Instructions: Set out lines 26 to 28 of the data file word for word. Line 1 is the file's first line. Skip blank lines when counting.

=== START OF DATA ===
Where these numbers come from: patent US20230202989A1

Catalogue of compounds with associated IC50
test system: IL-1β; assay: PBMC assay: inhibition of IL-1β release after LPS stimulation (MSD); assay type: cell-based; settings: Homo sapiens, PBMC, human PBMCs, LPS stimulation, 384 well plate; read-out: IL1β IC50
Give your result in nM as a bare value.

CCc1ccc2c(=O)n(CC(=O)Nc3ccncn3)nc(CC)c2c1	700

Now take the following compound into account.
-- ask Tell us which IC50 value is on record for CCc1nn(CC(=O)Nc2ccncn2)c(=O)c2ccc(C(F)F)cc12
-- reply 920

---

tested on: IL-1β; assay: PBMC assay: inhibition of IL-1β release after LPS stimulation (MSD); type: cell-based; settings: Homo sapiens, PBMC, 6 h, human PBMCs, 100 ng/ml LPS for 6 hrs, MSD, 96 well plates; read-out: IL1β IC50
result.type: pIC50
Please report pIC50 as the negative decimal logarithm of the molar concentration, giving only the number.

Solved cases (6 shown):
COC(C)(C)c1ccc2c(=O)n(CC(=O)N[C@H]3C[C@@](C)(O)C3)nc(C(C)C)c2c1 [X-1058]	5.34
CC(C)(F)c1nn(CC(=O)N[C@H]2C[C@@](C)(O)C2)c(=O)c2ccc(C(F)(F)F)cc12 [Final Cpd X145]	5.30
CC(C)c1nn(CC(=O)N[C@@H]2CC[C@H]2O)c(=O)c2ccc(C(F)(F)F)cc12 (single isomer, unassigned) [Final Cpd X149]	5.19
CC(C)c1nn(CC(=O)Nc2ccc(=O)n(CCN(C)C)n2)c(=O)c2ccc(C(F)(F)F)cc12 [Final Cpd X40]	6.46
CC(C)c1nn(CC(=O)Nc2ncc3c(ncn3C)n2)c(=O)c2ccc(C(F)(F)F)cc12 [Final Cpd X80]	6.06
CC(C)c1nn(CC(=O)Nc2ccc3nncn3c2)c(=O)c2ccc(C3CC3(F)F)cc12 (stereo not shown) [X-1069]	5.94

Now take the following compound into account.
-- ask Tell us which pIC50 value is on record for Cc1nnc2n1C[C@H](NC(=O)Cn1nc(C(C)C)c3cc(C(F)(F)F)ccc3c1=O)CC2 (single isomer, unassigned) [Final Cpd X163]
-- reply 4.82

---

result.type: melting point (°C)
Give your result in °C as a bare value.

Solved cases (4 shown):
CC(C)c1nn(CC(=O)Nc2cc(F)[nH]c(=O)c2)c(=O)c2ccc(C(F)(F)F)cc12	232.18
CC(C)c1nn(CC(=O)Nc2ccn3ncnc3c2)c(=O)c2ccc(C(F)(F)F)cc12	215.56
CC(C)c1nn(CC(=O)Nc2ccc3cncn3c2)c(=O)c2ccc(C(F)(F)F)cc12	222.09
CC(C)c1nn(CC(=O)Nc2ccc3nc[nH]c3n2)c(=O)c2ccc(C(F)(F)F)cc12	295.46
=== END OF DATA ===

Solved cases (4 shown):
CC(C)c1nn(CC(=O)Nc2cc(F)[nH]c(=O)c2)c(=O)c2ccc(C(F)(F)F)cc12	232.18
CC(C)c1nn(CC(=O)Nc2ccn3ncnc3c2)c(=O)c2ccc(C(F)(F)F)cc12	215.56